SocialSent: Domain-Specific Sentiment Lexicons for Computational Social Science William L. Hamilton,   Kevin Clark,   Jure Leskovec,   Dan Jurafsky


The word soft may evoke positive connotations of warmth and cuddliness in many contexts, but calling a hockey player soft would be an insult. If you were to say something was terrific in the 1800s, this would probably imply that it was terrifying and awe-inspiring; today, terrific basically just implies that something is (pretty) good.

A word's sentiment or connotation depends on the domain or context in which it is used. However, previous computational work in natural language processing largely ignores this issue, and focuses and building and deploying generic domain-general sentiment lexicons.

SocialSent is a collection of code and datasets for performing domain-specific sentiment analysis. The SocialSent code package contains the SentProp algorithm for inducing domain-specific sentiment lexicons from unlabeled text, as well as a number of baseline algorithms.

We have also released domain-specific historical sentiment lexicons for 150 years of English and community-specific sentiment lexicons for 250 "subreddit" communities from The historical lexicons reveal that more than 5% of sentiment-bearing words switched their polarity from 1850 to 2000, and the community-specific lexicons highlight how sentiment varies drastically between online communities.

The paper Inducing Domain-Specific Sentiment Lexicons from Unlabeled Corpora details the SentProp algorithm and describes the lexicons we induced.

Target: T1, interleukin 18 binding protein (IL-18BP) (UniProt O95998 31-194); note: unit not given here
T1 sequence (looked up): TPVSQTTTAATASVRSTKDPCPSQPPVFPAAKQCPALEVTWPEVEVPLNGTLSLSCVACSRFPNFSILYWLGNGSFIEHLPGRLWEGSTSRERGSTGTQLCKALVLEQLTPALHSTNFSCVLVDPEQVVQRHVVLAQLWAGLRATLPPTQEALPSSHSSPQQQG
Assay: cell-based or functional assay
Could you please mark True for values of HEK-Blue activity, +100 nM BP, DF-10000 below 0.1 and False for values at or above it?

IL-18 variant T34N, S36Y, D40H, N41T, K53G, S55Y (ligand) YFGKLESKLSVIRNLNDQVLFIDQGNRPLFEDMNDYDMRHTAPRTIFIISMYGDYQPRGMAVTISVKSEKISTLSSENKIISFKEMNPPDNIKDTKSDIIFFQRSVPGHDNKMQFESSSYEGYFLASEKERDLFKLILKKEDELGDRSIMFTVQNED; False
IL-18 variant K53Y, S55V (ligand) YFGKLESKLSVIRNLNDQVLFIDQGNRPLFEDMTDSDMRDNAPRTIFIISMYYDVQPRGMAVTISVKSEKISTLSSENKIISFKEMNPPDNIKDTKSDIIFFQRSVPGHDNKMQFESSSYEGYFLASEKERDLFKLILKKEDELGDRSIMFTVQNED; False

Getting started (Code download)

All the code is available on GitHub

Domain-specific sentiment lexicons for download

1.   Community-specific sentiment lexicons for the 250 largest subreddit communities from

Community-specific lexicons are available here. Each lexicon contains sentiment values for the top-5000 non-stop words in each community (there may be less than 5000 after removing the stop-words, however). The lexicons were constructed using all public comment data from the year 2014. The included README in the download file contains more info.

2.   Historical sentiment lexicons for the last 150 years of English (by decade)

We provide two varieties of historical sentiment lexicons:

The included READMEs in the download files contains more info. Both the lexicons were constructed using the Corpus of Historical American English.

This data is made available under the Public Domain Dedication and License v1.0 whose full text can be found at:

Citing SocialSent

William L. Hamilton, Kevin Clark, Jure Leskovec, and Dan Jurafsky. Inducing Domain-Specific Sentiment Lexicons from Unlabeled Corpora. ArXiv preprint (arxiv:1606.02820). 2016.


1.   Word sentiment varies drastically between online communities

Word sentiment differs drastically between a community dedicated to sports (r/sports) and one dedicated to female perspectives and gender issues (r/TwoX). Words like soft and animal have positive sentiment in r/TwoX but negative sentiment in r/sports, while the opposite holds for words like crazy and insane.

2.   Word sentiment varies dramatically over historical time-periods

Historical sentiment lexicons reveal how words have changed in their connotation over time. Our analysis shows that around 5% of sentiment-bearing (non-neutral) words switched polarity between 1850 and 2000. For example, we found that

  1. Pathetic became more negative. It used to be similar in meaning to passionate but gained connotations of "weakness" over time.
  2. Lean became more positive. It used to be associated with "weakness" or "frailty", but over time it become more associated with "fitness" and "muscularity".
Semantic similarities computed using word vector embeddings were used to contextualize these shifts (e.g., showing that pathetic became more semantically similar to weak).


GitHub: SocialSent is on GitHub. For bug reports and patches, you're best off using the GitHub Issues and Pull requests features.

William L. Hamilton |

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